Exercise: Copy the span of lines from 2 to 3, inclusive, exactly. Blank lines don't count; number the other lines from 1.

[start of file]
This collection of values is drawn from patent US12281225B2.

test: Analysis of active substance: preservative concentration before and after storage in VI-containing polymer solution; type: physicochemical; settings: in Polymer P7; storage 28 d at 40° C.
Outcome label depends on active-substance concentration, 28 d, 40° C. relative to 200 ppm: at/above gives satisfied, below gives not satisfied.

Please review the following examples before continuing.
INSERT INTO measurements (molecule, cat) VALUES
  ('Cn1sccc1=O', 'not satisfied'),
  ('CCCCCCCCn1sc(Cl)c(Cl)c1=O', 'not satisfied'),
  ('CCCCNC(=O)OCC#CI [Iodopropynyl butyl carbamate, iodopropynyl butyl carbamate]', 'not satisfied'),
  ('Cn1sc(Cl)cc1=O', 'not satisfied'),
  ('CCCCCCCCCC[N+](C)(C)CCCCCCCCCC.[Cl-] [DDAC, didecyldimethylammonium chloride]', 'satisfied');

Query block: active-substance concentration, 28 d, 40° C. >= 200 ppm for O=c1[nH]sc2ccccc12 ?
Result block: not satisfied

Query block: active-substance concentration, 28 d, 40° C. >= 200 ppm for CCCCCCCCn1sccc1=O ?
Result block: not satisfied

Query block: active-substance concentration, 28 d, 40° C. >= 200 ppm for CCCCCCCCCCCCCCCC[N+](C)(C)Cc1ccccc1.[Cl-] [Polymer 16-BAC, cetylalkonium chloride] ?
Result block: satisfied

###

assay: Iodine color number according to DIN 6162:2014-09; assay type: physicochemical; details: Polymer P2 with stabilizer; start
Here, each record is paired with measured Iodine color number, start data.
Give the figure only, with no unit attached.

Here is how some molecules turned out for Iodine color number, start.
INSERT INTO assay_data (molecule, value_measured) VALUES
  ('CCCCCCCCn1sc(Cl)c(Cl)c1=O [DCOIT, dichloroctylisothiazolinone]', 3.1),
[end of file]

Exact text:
test: Analysis of active substance: preservative concentration before and after storage in VI-containing polymer solution; type: physicochemical; settings: in Polymer P7; storage 28 d at 40° C.
Outcome label depends on active-substance concentration, 28 d, 40° C. relative to 200 ppm: at/above gives satisfied, below gives not satisfied.